familiar to smokers.
A hepatotoxin is a chemical
capable of causing liver damage.
HSE The Health and Safety
Executive. The HSE web site can be reached through
www.open.gov.uk/hse/hsehome.htm. The HSE is responsible for
proposing and enforcing safety regulations throughout UK
industry and academia. Publications are available on a wide
variety of safety-related issues.
Hypoxia is a condition defined
by a low supply of oxygen.
IARC International Agency
for Research in Cancer. The IARC home page is at
IOSH Institute for Occupational
Safety and Health. IOSH has its home page at
An Irritant is a chemical which
may cause reversible inflammation on contact.
LC50: (Lethal Concentration
50) is the concentration of a chemical which kills
50% of a sample population. This measure is generally used when
exposure to a chemical is through the animal breathing it in,
while the LD50 is the measure generally used when exposure is by
swallowing, through skin contact, or by injection. (See also
is the dose of a chemical which kills 50%
of a sample population. In full reporting, the dose, treatment
and observation period should be given. Further, LD50, LC50,
ED50 and similar figures are strictly only comparable when the
age, sex and nutritional state of the animals is specified.
Nevertheless, such values are widely reported and used as an
effective measure of the potential toxicity of chemicals. (See
LDLO Lethal Dose
Median Lethal Dose (MDL): see
The MEL (Maximum Exposure
Limit) is the maximum permitted concentration of a
chemical to which a worker may be exposed over an extended
period of time. Typically, MELs are quoted in ppm for an 8-hour
reference period, though shorter periods may be quoted for some
materials. MELs are, in many countries, enforceable by law. A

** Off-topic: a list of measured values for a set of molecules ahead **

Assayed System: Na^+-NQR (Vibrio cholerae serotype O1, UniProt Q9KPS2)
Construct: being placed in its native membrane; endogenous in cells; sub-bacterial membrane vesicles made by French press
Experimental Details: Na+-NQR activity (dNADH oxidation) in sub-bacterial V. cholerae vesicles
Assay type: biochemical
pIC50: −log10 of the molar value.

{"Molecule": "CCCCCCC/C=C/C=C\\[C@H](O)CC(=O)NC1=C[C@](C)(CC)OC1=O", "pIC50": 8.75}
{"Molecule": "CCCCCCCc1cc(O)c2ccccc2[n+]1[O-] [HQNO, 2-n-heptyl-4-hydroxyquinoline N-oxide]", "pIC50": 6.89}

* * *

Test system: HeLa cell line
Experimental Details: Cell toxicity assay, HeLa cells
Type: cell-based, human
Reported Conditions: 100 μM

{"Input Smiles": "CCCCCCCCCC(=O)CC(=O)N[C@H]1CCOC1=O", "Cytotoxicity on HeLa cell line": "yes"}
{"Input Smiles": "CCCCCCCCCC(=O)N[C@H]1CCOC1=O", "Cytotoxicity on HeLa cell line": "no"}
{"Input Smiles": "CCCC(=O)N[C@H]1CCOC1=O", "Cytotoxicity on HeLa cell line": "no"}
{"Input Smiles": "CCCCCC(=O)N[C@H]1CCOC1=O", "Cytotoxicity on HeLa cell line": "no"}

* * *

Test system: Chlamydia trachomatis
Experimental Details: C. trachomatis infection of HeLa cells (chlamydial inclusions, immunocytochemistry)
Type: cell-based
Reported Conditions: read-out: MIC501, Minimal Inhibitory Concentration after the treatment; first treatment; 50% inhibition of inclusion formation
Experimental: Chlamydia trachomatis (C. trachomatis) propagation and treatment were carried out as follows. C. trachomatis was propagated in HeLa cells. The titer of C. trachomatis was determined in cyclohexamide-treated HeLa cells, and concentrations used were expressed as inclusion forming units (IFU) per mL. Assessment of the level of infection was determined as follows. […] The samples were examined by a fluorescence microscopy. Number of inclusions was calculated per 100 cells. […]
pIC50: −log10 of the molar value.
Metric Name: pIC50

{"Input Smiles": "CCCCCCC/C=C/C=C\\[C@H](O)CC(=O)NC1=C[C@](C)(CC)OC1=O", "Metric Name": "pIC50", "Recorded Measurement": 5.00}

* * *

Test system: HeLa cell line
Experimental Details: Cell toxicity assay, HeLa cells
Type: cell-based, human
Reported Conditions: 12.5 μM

list of chemicals for which MELs are defined in the UK is held
is an agent
that changes the hereditary genetic material which is a part of
every living cell. Such a mutation is probably an early step in
the sequence of events that ultimately leads to the development
NIOSH National Institute for
Occupational Safety and Health. The NIOSH home page is at
A Nephrotoxin is a chemical
which may cause kidney damage. Common examples include antimony
compounds, dimethyl sulphoxide, dimethylformamide and
A Neurotoxin is a chemical
whose primary action is on the CNS (Central Nervous System).
Many neurotoxins, such as some mercury compounds, are highly
toxic, and must only be used unbder carefully-controlled
OEL (Occupational Exposure
Limit) A (generally legally-enforcable) limit on
the amount or concentration of a chemical to which workers may
PEL: Permissible Exposure
Peroxidizable materials can
form peroxides in storage, generally when in contact with the
air. These peroxides present their most serious risk when the
peroxide-contaminated material is heated or distilled, but they
may also be sensitive to mechanical shock. The quantity of
peroxides in a sample may be determined using a simple peroxide